suggests, furthermore, that the extent of a member’s familiarity with the dominant
story of the organization might indicate the member's level of adaptation to
organizational norms and values (Brown,1982).
Develop trust and commitment: Stories can communicate the competencies and
commitments of oneself and others. Revealing personal stories can expose one’s own
competence and commitment to issues, as well as signal one’s trust in and willingness
to be vulnerable to others. Boston’s “Public Conversations” project uses story-sharing
methods to build trust and understanding between divided groups such as the Pro-life
and Pro-choice leaders (Chasin et al, 1996). At work, stories of commendation or
complaint about other people communicate their reliability and trustworthiness to
others. Similarly, stories about the organization and management can convey
information about the organization’s trustworthiness vis-à-vis its employees, which
can reinforce or undermine employee commitment. Wilkins (1984) note that
generating commitment is a key function of organizational stories and legends.
Share tacit knowledge: Stories enable a more efficient exchange of the embedded
and embodied, highly contextual knowledge that can help to solve difficult problems
quickly. The Institute for Knowledge Management (1999) describes a story as “a tiny
fuse that detonates tacit understanding in the mind of the listener.” Often the
canonical wisdom and knowledge of the organization, which is built into formal
processes, is insufficient to meet the needs of problems that arise in the real world. In
such circumstances, the tacit, experience-based knowledge built on practice comes to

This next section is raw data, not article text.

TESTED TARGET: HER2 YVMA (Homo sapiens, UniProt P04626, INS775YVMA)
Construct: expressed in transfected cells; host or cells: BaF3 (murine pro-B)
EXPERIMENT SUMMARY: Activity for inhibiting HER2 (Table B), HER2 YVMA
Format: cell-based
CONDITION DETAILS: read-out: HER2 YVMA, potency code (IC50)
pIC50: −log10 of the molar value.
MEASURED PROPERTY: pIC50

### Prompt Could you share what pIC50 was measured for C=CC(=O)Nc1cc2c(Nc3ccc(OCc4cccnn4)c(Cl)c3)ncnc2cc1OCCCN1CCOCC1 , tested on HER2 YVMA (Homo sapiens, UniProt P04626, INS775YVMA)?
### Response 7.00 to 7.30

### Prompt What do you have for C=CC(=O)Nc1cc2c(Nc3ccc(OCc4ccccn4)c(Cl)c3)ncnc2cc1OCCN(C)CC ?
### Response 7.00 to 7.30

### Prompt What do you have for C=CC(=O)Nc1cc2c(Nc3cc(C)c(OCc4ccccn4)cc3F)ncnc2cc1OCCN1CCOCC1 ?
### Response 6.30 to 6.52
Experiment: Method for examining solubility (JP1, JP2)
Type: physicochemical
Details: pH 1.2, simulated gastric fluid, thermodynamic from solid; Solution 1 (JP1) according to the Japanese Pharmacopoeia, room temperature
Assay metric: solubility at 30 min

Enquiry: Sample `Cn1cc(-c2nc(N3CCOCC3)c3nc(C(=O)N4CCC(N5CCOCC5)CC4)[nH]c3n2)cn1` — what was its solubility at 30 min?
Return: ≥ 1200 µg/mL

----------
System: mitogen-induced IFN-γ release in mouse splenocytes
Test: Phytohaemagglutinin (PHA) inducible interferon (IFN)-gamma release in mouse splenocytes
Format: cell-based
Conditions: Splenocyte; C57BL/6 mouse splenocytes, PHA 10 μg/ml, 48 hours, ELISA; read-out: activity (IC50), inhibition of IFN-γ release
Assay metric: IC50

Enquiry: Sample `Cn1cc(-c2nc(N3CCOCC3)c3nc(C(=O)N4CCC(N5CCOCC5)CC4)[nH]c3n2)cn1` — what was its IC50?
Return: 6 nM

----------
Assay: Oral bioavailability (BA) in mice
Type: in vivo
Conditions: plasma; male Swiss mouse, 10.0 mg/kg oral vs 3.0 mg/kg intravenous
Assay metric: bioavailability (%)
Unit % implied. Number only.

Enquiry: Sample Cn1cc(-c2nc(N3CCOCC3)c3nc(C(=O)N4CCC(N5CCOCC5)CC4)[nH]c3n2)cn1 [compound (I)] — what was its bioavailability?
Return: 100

the fore instead – as in the tale of Xerox’ “tech-reps”. Stories about the work convey
such tacit knowledge in a more manageable and absorbable fashion.
Facilitate unlearning : Seely Brown (in Denning, 2001) argues that accelerating
environmental transformation requires organizations not just to learn but also to
unlearn, to rethink how and even why they undertake certain activities.
Acknowledging that there is a tacit, taken-for-granted dimension to everything we
know highlights why unlearning is so difficult: we need to unlearn practices and
mental frames that we don’t even realize we rely on but which shape our whole
perspective. Rational arguments are thus insufficient to accomplish change; an
emotional or intuitive element is also needed to convince us at our level of tacit
understanding. Stories can be effective in achieving this.
Generate Emotional Connection: Denning (2002) notes that stories have the
inherent capacity to engage our emotions because they are about the irregularities in
our lives, about things and situations that catch our attention by being different from
what is expected. Stories of the unexpected prompt emotional responses because they
suggest the potential threat of not being in control of our lives, but simultaneously
offer a way of understanding and responding to our futures. This emotional response
makes knowledge “sticky” (Szulanski, 1996; Damasio, 2000), meaning that it can be
easier to retrieve in future situations. For example, hearing the story the New England
Patriots unlikely Superbowl championship through teamwork will stick in the hearts
and minds of young athletes for years to come when they are the underdogs.
As can be seen from the above, stories are particularly relevant for communicating
complex knowledge within organizations – which may include awareness of values and
norms, or details of workable solutions to complicated problems. In the rest of this brief
we’ll focus on stories aimed at sharing complex knowledge.
The Essence of a Knowledge-Sharing Story
In organizational contexts, ‘knowledge’ is frequently defined as ‘the capacity for
effective action’ (E.g. Nonaka 1994; Senge 1997; Spender 1996). Thus, knowledge per se
is not directly of interest to organizations; it is primarily in its application that knowledge
becomes valuable to organizations. This section considers the nature of stories designed
to share or convey knowledge, recognizing that the ultimate purpose of knowledge
sharing in organizations is to promote and disseminate ‘effective action’ – either in the
performance of specific tasks or in general behavior.
Clearly all stories are narratives, yet not all narratives are good knowledge-sharing
stories. For example, most movies tell stories that are designed primarily to entertain and
which are only secondarily intended, if at all, to share-knowledge, inform others and/or
prompt a change in behavior.